“The Son of David” was regarded in Jesus’ day as one of the titles used in describing the Messiah. In 2 Samuel 7, God made this promise to David through the prophet Nathan. God told him, “I will make your name great, like the names of the greatest men on earth…The Lord himself will establish a house for you. When your days are over and you rest with your fathers, I will raise your offspring to succeed you and I will establish his kingdom…Your house and your kingdom will endure forever before me; your throne will be established forever.” (Verses 9, 11-12, 16)
2 I find it interesting that contemporary writings in the 1st Century AD suggest that this sentence for adultery was almost never actually carried out. My guess is that the occupying Roman government probably put the stop to it.
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Legally speaking, Joseph was regarded as the husband of Mary. And so therefore, Joseph would also be regarded as the father of Jesus. You may remember that, in Luke 4:22, Jesus returns to his hometown of Nazareth. As he teaches in the local synagogue, the people are amazed and refer to him as “Joseph’s son.” By establishing Joseph’s lineage as a descendent of David, this was just one more way that helped to identify Jesus as the Messiah that God had promised would come through David’s royal line.
But I think that there is another reason as well. It seems to me that the phrase “the son of David” also goes to describing Joseph’s character. In 1 Samuel 13:14, the prophet describes David as “a man after [God’s] own heart.” So what the use of the phrase “the son of David” indicates in this passage is that Joseph had also found favor with God because he was also a man after God’s own heart. The attitude of his heart was that of earnestly serving the Lord. He lived a life that he dedicated to the Lord, just as his ancestor had.
What is remarkable about Joseph in the Christmas story is that he is one who was spiritually open to listening to God and open to receiving direction from him. Four times in the first two chapters of the gospel of Matthew, Joseph receives a word from the Lord through dreams. Here is a brief summary of those instances—
The first time is in today’s passage. Joseph is visited by an angel in a dream that tells him that he should proceed with his intention to make Mary his wife. Then, after Jesus is born and the Wise Men have visited, the angel returns in 2:13 to warn Joseph that King Herod is out to kill the baby Jesus. He instructs Joseph to immediately take his little family and hurry to Egypt to escape the king’s murderous fury. A little while later, when they had been safely in Egypt for a while, the angel appeared to him a third time. This time around, the angel told Joseph to take the family back to Israel because Herod was now dead. The final angel visitation occurs in 2:22. Joseph is once more warned in a dream that, even though Herod was gone, his son Archelaus had taken his place. It turns out that Archelaus was just as bloodthirsty and paranoid as his father had been. It was still not safe for them to settle in Judah. So the angel instructed Joseph to bypass that area and instead to return to Nazareth in Galilee.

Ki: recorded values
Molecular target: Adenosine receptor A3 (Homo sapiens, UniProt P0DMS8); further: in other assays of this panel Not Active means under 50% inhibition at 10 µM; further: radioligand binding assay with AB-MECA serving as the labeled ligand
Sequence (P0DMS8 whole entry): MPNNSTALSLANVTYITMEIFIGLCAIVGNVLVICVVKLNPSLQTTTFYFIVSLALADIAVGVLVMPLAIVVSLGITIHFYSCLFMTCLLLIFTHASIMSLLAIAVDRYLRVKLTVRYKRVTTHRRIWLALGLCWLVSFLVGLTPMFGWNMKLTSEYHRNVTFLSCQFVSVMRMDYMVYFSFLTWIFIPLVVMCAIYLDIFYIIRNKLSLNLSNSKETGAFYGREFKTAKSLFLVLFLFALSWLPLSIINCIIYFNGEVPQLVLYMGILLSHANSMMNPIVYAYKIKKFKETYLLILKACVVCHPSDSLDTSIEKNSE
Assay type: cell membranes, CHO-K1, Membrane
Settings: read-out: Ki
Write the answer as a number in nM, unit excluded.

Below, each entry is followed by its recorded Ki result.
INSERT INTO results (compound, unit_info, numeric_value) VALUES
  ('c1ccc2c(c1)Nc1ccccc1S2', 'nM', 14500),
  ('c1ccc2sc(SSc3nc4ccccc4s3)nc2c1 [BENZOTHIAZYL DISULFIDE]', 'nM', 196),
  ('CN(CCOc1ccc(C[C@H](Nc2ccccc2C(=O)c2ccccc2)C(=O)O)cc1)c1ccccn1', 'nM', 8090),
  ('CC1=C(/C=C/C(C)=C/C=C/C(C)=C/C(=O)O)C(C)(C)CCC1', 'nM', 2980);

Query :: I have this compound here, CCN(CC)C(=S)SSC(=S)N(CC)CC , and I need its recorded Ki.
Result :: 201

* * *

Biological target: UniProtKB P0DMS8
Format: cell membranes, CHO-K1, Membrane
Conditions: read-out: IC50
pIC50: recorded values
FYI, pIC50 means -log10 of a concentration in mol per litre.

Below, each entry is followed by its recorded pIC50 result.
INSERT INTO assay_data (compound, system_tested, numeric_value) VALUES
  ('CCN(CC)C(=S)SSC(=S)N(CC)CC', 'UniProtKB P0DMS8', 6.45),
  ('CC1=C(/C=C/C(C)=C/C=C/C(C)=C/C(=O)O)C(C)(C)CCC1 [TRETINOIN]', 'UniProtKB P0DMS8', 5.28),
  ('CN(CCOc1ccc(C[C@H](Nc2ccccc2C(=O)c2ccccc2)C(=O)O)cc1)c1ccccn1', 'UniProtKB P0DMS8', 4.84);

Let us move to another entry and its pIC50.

One of the constants in all of these instances is that Joseph obeyed the Lord’s direction every single time. For that reason, Joseph can be considered as a model disciple and follower of God’s will. In fact, Joseph’s obedience and submission to the will of God in the Christmas story is scarcely less remarkable than that of Mary.
In Luke 1, Mary is visited by the angel who informs her that she has been chosen to be the one who would bear the son of God. After a few questions, she then wholeheartedly embraces God’s plan with the words, “I am the Lord’s servant. May it be to me as you have said.”
Joseph’s experience is hardly less remarkable. The angel of the Lord visits him in dreams on four separate occasions. And while his exact words are not recorded, Joseph’s response is no less wholehearted in his desire to follow whatever it is that God wants him to do. That included those times
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when he may have doubted. Or when it involved believing and trusting in God even when he could not see the way clear in front of him. Or when it frankly may not have made any sense. It did not matter. Regardless he put his trust in the Lord and in what he understood of what God wanted him to do. And as a result, God used him to help bring to fruition the single most important event in human history—the time when God became a human being and lived among us as the man known as Jesus of Nazareth.
Joseph is one whose life can serve as an example for us today during this Advent season. Joseph was open to hearing God speak to him. He was sensitive to the Spirit’s leading, giving him direction in the ways that he should go. And then he had the courage to not only listen, but also to do what the Lord intended for him to do. May we all emulate Joseph’s dedication to the Lord during the season…and always.
To God alone be the glory! Amen